Scientific studies using CT scanning have now shown the rules of mummification were less rigid than Herodotus and Diodorus Siculus thought. Only around a quarter of known mummies have their heart left in the body. And many mummies still have their brain. If the embalmers did take the brain out, they sometimes used different methods to avoid damaging the face. Holes have been found in the bottom of the skull and through different routes into the nose.
4. Egyptians upcycled coffins
In ancient Egypt, wood for coffins was scarce and expensive. Not everyone could afford a new coffin or linen wrappings. A good coffin - but not a luxurious one - in the New Kingdom would cost about five goats or 250 loaves of bread.
Upcycling and recycling are not modern concepts. To save money, embalmers would often take coffins from tombs already in use. These could be repainted to include the name of the new owner or the parts were sometimes used to fashion a new coffin. Tombs were often raided by robbers looking for valuables, and afterwards they were often left open. This made it easy for others to search the tomb for coffins and wrappings to reuse.
Household linens were also often used as mummy wrappings once they outlived their usefulness. Modern research techniques such as radiocarbon dating are showing this practice was widespread. Coffin materials, linen wrappings and other materials are sometimes dated several hundred years older than the person they were buried with.
5. The tourist trade scrambled history
We now know mummies in museums outside of Egypt are not always in the coffins they were discovered in. Many mummies are given a historical date based on their coffin style and decoration. The shape, decoration and religious texts on them changed over time.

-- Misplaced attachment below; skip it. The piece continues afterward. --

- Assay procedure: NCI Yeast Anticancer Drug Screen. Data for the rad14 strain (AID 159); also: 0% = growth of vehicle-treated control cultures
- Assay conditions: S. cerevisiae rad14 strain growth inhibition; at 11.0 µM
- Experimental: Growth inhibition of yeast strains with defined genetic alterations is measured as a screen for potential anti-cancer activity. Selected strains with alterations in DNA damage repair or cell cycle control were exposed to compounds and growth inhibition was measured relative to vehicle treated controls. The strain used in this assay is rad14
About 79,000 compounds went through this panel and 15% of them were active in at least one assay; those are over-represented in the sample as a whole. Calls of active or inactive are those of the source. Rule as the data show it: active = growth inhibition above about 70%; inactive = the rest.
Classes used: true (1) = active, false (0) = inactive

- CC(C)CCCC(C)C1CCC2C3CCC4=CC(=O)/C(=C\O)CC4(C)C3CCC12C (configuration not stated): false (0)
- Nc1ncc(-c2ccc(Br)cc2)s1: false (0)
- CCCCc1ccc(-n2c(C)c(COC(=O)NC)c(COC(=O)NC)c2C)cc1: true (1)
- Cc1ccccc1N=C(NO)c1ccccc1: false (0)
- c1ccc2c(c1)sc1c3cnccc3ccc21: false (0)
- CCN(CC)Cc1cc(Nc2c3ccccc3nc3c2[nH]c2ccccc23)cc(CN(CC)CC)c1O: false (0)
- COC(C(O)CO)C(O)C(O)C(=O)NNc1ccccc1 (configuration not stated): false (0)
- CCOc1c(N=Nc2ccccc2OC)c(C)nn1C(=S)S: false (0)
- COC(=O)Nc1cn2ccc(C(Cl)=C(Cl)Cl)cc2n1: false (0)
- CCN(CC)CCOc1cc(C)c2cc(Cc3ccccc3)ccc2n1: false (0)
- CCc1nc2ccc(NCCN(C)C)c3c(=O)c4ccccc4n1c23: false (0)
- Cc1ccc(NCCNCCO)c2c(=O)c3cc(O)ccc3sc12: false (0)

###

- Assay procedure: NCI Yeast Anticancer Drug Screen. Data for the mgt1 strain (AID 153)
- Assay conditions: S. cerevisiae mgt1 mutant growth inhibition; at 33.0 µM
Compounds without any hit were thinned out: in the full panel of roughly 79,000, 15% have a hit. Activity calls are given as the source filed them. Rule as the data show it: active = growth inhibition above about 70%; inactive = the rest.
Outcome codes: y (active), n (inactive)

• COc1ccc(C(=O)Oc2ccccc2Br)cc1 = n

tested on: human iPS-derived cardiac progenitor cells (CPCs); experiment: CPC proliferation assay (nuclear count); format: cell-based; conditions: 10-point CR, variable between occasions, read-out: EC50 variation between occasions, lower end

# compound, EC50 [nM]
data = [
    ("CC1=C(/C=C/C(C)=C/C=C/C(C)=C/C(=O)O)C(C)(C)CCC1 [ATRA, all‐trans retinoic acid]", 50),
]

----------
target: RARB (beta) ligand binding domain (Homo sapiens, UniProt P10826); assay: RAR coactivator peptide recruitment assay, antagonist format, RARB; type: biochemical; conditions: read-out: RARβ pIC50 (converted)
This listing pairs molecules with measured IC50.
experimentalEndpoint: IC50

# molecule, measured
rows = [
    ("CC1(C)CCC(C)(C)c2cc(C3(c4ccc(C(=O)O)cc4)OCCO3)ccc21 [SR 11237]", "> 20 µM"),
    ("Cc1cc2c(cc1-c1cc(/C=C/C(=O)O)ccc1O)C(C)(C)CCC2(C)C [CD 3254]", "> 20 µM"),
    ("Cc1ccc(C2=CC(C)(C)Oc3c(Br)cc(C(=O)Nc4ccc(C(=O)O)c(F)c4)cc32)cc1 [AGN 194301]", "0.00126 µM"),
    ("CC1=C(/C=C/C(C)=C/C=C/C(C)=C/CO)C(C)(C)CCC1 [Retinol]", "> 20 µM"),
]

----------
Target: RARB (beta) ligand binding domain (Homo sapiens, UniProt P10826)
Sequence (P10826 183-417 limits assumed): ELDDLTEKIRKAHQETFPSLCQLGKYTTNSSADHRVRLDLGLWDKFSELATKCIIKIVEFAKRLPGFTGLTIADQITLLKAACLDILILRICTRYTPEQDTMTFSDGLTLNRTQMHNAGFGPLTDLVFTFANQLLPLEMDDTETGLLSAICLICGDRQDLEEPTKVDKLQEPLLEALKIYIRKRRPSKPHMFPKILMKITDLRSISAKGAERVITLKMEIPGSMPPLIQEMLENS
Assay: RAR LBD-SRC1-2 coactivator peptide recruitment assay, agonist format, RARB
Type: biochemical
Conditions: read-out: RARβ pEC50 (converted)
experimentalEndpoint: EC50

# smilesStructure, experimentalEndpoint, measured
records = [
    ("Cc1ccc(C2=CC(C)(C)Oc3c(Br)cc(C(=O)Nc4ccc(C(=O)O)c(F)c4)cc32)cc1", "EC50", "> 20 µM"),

But in the 19th and early 20th centuries, mummies were sold to tourists, scientists or collectors. Sellers put well-wrapped mummies into coffins from different tombs to encourage people to buy them. The mismatch only comes to light when a mummy is studied scientifically.
It is now illegal to take mummies or any other ancient artefact from Egypt. There are still a lot of mummies left in private houses though, bought more than a century ago and sometimes forgotten about.
Instead of one unwavering tradition, Egyptian mummification was variable. The funerary rituals available to someone demonstrated how important they and their family were. Being mummified using the most up-to-date techniques and materials not only helped secured a person's position in the afterlife, it was an important sign of status.
It is impossible to know what the next archaeological or scientific find will show us. But one thing is clear: even ancient embalmers had to improvise sometimes.
, Lecturer in Biomedical Egyptology, University of Manchester
This article is republished from The Conversation
under a Creative Commons license.
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Source: The Conversation